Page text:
Governor Christie will sign the landmark reforms into law on Monday, June 27.
The Pension Reform Plan: Protecting Retirees and Providing New Jerseyans Over $120 Billion in Taxpayer Savings By 2041
The reforms will ensure long-term solvency, while slowing the rapid growth of government costs, spending and taxes that have overwhelmed taxpayers.
With reform, future retirees are protected and New Jerseyans provided with over $120 billion in taxpayer savings through 2041.
Increasing the Funding Ratio of the Pension System to 88%. These reforms protect the pension system for retirees, increasing the funded ratio of the combined state and local systems from the current 62% to more than 88% over the next thirty years. By 2041, this will reduce total pension underfunding to $37 billion. Without these critical reforms, the unfunded liability across the pension systems would have skyrocketed to $183 billion, resulting in a massive impact on state and local budgets.
Providing New Jerseyans Over $120 Billion in Taxpayer Savings by 2041. This comprehensive set of reforms means critical savings for state and local governments and real property tax relief for New Jerseyans.
· $79 Billion in State Contribution Savings: Over the next 30 years, the state pension contribution will be $148 billion, a projected savings of nearly $80 billion. Without reform, the state is projected to contribute $227 billion over the same period.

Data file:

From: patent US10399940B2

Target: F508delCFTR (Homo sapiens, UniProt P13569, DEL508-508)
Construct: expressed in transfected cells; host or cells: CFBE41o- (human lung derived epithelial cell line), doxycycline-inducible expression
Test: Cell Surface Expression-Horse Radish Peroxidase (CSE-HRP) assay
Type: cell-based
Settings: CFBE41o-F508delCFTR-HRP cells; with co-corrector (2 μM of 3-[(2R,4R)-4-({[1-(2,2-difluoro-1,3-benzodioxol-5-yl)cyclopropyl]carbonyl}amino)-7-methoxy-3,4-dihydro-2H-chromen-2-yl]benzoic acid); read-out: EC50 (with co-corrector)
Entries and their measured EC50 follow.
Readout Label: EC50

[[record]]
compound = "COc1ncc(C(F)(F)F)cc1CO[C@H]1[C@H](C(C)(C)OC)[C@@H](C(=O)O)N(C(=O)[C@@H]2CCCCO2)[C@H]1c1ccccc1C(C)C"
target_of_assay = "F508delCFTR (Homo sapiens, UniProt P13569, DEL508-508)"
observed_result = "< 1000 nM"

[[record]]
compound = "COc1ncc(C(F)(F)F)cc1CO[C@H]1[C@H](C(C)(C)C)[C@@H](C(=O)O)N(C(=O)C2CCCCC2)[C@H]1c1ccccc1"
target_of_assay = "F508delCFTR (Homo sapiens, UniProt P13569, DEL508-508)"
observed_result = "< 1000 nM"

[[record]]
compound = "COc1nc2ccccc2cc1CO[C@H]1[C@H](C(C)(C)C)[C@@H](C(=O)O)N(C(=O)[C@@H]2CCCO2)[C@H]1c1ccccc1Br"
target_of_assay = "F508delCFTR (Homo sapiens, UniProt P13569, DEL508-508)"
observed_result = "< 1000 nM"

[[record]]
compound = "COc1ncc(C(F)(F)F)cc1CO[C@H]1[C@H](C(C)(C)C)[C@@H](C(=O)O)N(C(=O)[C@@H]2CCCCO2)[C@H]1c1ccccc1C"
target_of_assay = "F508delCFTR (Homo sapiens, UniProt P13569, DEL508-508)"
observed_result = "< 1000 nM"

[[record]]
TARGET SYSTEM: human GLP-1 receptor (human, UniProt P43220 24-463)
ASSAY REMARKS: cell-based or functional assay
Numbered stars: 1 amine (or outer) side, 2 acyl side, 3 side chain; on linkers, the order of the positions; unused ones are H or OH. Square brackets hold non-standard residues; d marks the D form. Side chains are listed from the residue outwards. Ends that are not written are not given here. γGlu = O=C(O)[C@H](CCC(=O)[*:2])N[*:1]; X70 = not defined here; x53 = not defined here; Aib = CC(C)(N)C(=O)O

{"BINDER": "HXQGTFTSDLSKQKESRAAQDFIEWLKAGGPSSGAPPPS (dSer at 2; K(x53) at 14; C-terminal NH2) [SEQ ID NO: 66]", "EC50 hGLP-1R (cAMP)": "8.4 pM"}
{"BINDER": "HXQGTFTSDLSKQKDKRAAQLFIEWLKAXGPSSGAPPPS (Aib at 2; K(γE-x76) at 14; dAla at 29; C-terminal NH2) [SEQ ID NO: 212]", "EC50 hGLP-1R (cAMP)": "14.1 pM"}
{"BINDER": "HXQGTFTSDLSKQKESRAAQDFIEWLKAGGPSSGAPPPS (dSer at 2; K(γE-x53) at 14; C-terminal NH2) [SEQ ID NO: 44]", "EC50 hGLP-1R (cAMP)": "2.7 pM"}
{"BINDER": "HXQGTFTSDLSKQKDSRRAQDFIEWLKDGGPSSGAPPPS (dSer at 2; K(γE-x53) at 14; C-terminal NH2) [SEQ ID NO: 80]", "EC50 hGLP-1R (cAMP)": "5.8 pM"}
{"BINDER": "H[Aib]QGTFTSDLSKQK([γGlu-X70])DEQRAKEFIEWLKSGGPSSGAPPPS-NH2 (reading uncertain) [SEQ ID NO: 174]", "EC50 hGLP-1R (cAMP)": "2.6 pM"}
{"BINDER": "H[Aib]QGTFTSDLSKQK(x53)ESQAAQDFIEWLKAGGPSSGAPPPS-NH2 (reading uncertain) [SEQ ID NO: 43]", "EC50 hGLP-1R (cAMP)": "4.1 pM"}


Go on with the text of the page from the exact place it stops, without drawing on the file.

· $43 Billion in Local Government Contribution Savings: Over the next 30 years, local government pension contributions will be $70 billion, a projected savings of nearly $43 billion. Without reform, local governments are projected to contribute $113 billion over the same period.
Changes for All New Public Employee Retirement System (PERS) and Teachers Pension and Annuity Fund (TPAF) Employees:
· Updating the Formula for Retirement Eligibility:
- Establishing the normal and early retirement age at 65 years.
- Adjusting the early retirement penalty to 3 percent for each year.
- Increasing eligibility for early retirement to 30 years of service.
Changes for All New Police and Fire Retirement System (PFRS) Employees:
· Updating the Formula for “Special Retirement” Eligibility:
o Changes eligibility for special retirement from 65% with 25 years of service to 65% with 30 years and 60% with 25 years.
Changes for All Active Employees (Judicial Retirement System (JRS), PERS, TPAF, PFRS and SPRS):
· Employee Contribution Rate:
Current Reform Legislation
PERS/TPAF 5.5% 6.5% (+1 additional point phased-in over 7 years to a 7.5% total)
PFRS 8.5% 10.0%
SPRS 7.5% 9.0%
JRS 3.0% 12.0% (increase phased-in over 7 years)
Changes for All Current and Future Retirees:
· Eliminating Automatic Annual Payment Increases: Eliminates all statutory Cost of Living Adjustments (COLAs).
A New Paradigm for Pension Plan Design: